I’ve never wanted to be anything else although, like a lot of writers, it’s taken a long time to work that out.
How long does it take you to write a book?
Usually a year from start to finish. However, often the idea for a novel will bubble away inside my head for years before I ever get to writing it down. If I didn’t work, I’d probably get more done. Some day...
What is your work schedule like when you're writing?
Like most writers, I have to fit the writing around my other responsibilities. I have a job and two children so finding the time to write is difficult. I try to get up early and write before the day begins but that can be exhausting. Otherwise, I beg weekend hours from my husband, write on the train, or any free time I get. It’s not easy.
How many crime novels have you written?
Hunting Shadows is my first published novel but not the first one I’ve written. The first crime novel I wrote is still sitting in a drawer waiting to be dusted down some day. A lot of authors say their first novel will never see the light of day. I don’t feel that way. The book is called Ready to Fall and I really like it. I’d like to see it published one day.
Which is your favourite and why?
Possibly my first novel. One of the reasons I like the first book so much is because I learned to write with that book. It got me an agent and it also got me a place on the Apprenticeships in Fiction programme.
I’m currently writing a sequel to Hunting Shadows and I think that might end up being another favourite. Ooh dear. That makes it sound as if I don’t like Hunting Shadows. I do! I just feel m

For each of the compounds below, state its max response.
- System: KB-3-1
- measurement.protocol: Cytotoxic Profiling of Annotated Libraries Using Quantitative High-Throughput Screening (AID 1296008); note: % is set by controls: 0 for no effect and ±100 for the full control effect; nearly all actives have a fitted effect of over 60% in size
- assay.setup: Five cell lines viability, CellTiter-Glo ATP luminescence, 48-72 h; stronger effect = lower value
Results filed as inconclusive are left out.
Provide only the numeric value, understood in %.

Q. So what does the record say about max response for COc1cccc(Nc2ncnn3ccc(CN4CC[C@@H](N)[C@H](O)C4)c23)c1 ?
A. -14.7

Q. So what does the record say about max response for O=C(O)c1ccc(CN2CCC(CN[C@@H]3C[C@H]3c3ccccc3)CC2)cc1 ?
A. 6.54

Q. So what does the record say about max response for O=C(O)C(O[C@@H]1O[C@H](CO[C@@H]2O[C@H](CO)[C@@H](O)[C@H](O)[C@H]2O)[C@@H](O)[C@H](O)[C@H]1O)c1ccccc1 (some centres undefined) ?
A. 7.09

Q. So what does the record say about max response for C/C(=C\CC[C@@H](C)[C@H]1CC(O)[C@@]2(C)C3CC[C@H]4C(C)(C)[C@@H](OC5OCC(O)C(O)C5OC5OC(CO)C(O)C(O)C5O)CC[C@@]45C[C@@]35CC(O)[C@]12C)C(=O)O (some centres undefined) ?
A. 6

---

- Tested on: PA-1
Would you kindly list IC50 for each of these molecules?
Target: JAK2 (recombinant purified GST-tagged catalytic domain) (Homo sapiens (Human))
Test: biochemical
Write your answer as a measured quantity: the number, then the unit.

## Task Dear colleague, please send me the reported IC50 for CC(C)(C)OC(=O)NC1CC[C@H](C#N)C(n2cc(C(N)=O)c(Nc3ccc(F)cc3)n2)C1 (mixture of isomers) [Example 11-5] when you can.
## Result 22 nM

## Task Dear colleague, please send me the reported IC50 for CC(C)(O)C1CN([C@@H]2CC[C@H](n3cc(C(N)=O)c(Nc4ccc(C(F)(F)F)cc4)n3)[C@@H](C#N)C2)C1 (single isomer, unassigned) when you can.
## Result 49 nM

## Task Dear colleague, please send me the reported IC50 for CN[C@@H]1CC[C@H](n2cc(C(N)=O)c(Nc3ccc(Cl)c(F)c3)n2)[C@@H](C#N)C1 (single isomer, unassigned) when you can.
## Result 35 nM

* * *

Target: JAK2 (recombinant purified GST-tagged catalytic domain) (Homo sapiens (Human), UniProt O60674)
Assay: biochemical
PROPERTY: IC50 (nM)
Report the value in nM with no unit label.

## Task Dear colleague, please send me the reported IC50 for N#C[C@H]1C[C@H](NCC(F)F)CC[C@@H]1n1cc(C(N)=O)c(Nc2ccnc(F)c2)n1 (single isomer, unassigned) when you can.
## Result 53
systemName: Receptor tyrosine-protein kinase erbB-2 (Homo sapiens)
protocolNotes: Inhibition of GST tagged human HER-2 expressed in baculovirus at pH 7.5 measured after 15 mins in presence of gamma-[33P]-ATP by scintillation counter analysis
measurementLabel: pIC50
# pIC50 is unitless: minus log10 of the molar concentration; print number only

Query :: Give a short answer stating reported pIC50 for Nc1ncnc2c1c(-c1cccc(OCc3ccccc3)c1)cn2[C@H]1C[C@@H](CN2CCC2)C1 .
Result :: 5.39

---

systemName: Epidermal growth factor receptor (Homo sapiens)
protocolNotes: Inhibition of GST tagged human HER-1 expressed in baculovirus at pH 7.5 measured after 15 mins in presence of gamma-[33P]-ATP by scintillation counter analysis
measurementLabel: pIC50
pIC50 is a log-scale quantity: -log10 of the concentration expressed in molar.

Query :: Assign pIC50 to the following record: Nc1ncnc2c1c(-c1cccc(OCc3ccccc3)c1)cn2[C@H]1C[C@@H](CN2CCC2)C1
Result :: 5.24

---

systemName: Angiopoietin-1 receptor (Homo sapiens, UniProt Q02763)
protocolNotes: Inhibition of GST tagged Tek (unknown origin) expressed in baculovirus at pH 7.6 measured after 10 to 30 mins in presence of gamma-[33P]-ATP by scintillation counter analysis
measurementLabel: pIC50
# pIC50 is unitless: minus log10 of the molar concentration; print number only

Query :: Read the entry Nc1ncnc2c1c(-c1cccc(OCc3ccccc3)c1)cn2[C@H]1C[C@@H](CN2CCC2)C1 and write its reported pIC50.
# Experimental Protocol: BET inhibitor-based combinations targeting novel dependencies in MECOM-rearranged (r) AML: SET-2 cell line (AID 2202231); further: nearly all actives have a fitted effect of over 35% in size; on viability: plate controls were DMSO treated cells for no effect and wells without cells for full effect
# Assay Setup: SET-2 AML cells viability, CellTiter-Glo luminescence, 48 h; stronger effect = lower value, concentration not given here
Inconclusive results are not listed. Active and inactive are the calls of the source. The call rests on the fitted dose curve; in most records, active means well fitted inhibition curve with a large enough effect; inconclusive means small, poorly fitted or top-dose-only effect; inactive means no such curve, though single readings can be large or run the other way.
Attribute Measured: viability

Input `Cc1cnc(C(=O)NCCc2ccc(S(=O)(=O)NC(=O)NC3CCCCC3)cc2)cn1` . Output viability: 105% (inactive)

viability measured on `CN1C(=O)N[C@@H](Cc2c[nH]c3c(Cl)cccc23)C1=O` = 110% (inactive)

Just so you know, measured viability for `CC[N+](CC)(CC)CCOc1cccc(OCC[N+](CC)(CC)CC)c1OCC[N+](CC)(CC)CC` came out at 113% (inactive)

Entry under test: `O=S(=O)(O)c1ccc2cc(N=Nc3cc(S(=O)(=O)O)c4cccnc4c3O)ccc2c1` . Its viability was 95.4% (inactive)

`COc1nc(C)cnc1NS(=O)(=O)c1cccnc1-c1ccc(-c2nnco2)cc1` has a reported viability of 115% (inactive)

y work with that book is done so, in that sense, it’s less demanding of my emotions. Sort of like a child you’ve sent out into the big bad world.
Where do you get your ideas?
Everywhere and nowhere. Sorry, that sounds really pretentious but it is true! Sometimes I’ll dream the outline of an entire novel. Other times a novel comes from a single image. Recently, I sat in the bar of the Four Seasons hotel in Dublin and a scene in there gave me an idea for a novel.
Who is your favourite character from your own work and why?
A character called Erika Sharpe in the novel I’m currently writing. I can’t give too much away about Erika or it will ruin the story but let’s just say she’s not quite who she seems.
Which character from the work of others do you wish you’d invented and why?
Any female character from any Megan Abbott novel. Why? Nobody writes dark, complicated, twisted women like Megan Abbott (although Gillian Flynn writes mighty fine females as well).
If you could have been someone from history involved in crime (good or bad) who would that be and why?
Edward Fitzgerald, QC. The man’s a legend. As well as being a top defence barrister who has defended people charged with truly terrible crimes, he has represented Gary McKinnon, the Gurkhas, Hillsborough victims’ family and the family of Derek Bentley.
What are you working on now?
A sequel to Hunting Shadows, called Watch Over You. It’s a dark, twisted tale about dark, twisted women. I think it’s going to be good!
Sheila grew up in a small town in the west of Ireland. After studying Psychology at university, she left Ireland and worked in Italy, Spain, Germany, Holland and Argentina before finally settling in Eastbourne, where she now lives with her husband, Sean, and their two children.
Her first novel, Hunting Shadows, published by Brandon Books, is now available in Ireland and will be on sale in the UK from 12 September. The sequel to Hunting Shadows will be published in 2014.